Amici argue that it is the federal judiciary, not state legislatures or voters, that decide the scope of the Equal Protection Clause of the Fourteenth Amendment.
Willkie is serving as counsel for 92 plaintiffs as Amici Curiae in the marriage case from the Sixth Circuit currently before the United States Supreme Court, James Obergefell, et al. and Brittani Henry, et al. v. Richard Hodges, Director, Ohio Department of Health, et al. Amici are a cross-section of Americans, including teachers, military and law enforcement personnel, veterans, lawyers, medical professionals, small business owners, and stay-at-home parents, who have challenged the constitutionality of bans on marriage of same-sex couples imposed by their home states of Alabama, Alaska, Arkansas, Indiana, Kansas, Louisiana, Mississippi, Missouri, Montana, Nebraska, North Carolina, North Dakota, South Carolina, South Dakota and Texas.
The brief addresses the Sixth Circuit’s question of “who decides” whether the laws denying marriage to same-sex couples unjustifiably treat amici and other gay men and lesbians as second-class citizens. The brief sets forth that using the customary tools of constitutional analysis – the words and historical context of the Equal Protection Clause of the Fourteenth Amendment and the Supreme Court’s precedents – it is the federal judiciary and ultimately the Supreme Court, not the states, that must decide this issue. The Sixth Circuit erred in concluding that because denying those protections is a “tradition” – recognized when the Clause was enacted and extant in a number of states today – it is state legislatures or electorates that have the final say. The brief also emphasizes that because amici reside in states with long and continuing legislative records of hostility to the rights of gay men and lesbians and of marriage for same-sex couples, it is vital for the Supreme Court to exercise its authority to enforce the Equal Protection Clause.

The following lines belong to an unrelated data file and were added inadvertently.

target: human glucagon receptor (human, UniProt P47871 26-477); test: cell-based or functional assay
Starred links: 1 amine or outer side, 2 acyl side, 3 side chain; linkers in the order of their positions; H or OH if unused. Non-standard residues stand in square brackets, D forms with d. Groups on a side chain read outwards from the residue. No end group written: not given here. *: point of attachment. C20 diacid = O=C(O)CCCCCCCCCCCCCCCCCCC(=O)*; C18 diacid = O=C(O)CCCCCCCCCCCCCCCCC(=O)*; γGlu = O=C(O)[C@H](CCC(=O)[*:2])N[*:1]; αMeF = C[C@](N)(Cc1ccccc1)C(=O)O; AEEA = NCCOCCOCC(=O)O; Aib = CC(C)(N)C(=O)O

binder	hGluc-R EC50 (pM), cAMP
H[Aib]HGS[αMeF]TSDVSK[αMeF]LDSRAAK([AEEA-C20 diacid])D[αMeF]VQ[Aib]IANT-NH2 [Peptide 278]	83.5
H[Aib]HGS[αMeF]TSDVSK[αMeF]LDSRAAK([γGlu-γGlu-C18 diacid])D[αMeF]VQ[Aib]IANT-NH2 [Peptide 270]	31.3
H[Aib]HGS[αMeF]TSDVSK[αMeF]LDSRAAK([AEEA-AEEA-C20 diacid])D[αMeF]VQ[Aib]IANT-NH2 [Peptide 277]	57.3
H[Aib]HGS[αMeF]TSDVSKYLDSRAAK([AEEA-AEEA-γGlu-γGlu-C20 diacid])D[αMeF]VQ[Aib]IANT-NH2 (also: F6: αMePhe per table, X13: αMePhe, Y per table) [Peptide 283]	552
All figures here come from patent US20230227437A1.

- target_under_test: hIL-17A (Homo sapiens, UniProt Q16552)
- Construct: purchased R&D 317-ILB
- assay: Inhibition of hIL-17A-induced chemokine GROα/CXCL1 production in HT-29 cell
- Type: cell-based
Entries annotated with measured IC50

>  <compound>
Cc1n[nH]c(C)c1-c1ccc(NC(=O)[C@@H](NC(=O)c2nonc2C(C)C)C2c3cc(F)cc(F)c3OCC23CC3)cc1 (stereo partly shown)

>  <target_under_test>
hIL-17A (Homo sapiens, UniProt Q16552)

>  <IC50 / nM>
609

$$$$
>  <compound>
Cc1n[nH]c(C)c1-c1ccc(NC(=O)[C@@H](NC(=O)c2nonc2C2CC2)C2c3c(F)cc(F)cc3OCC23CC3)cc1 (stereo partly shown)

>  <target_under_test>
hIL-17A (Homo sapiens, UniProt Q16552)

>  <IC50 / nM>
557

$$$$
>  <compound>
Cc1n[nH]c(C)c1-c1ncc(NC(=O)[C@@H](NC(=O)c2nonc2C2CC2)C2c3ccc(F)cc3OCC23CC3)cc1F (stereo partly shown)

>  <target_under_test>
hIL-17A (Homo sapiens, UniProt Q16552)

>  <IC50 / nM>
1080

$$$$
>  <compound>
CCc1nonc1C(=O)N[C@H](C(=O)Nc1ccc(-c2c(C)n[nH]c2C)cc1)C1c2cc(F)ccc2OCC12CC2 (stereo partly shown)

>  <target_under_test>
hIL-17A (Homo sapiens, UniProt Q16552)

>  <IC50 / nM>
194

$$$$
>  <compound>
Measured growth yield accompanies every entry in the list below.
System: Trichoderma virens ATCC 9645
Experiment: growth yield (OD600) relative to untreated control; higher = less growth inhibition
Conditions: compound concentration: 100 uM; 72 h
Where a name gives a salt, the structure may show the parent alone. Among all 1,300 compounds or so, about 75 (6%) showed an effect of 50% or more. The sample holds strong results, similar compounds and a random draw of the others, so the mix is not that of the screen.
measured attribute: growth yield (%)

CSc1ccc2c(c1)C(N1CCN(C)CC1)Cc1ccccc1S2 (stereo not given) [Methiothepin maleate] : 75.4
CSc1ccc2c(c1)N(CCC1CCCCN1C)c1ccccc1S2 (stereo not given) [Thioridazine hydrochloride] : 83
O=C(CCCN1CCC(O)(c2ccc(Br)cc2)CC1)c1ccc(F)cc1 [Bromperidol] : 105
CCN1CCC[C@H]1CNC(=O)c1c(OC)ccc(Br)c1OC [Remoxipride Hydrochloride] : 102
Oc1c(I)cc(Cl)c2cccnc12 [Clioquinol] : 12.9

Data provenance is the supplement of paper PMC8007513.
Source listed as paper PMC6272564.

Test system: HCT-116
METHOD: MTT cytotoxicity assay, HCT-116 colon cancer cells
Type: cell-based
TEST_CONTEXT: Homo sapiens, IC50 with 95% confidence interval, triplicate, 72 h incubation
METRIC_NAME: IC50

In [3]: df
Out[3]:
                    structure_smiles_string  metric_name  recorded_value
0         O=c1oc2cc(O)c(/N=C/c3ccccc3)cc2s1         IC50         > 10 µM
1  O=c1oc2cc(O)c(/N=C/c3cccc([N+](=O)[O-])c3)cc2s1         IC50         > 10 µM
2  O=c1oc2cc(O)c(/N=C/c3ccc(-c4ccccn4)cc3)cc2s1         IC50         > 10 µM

The matter was handled by partners Richard Bernstein, Wesley Powell, Mary Eaton, Sameer Advani and associates Frank Scaduto, Matthew Edwards, Peter Nothstein, Andrew Hanrahan, Timothy McGinn, Christopher McNamara, Sarah Wastler, Meredith Ruggles, Caroline Van Wagoner, Thomas Artaki, Maxwell Griffith, Nicolas Heliotis, Samuel Kalar, Kyle Mathews and Cristina Quinones-Betancourt.
Read: Brief of Ninety-Two Plaintiffs in Marriage Cases in Alabama, Alaska, Arkansas, Indiana, Kansas, Louisiana, Mississippi, Missouri, Montana, Nebraska, North Carolina, North Dakota, South Carolina, South Dakota and Texas as amici curiae in support of Petitioners.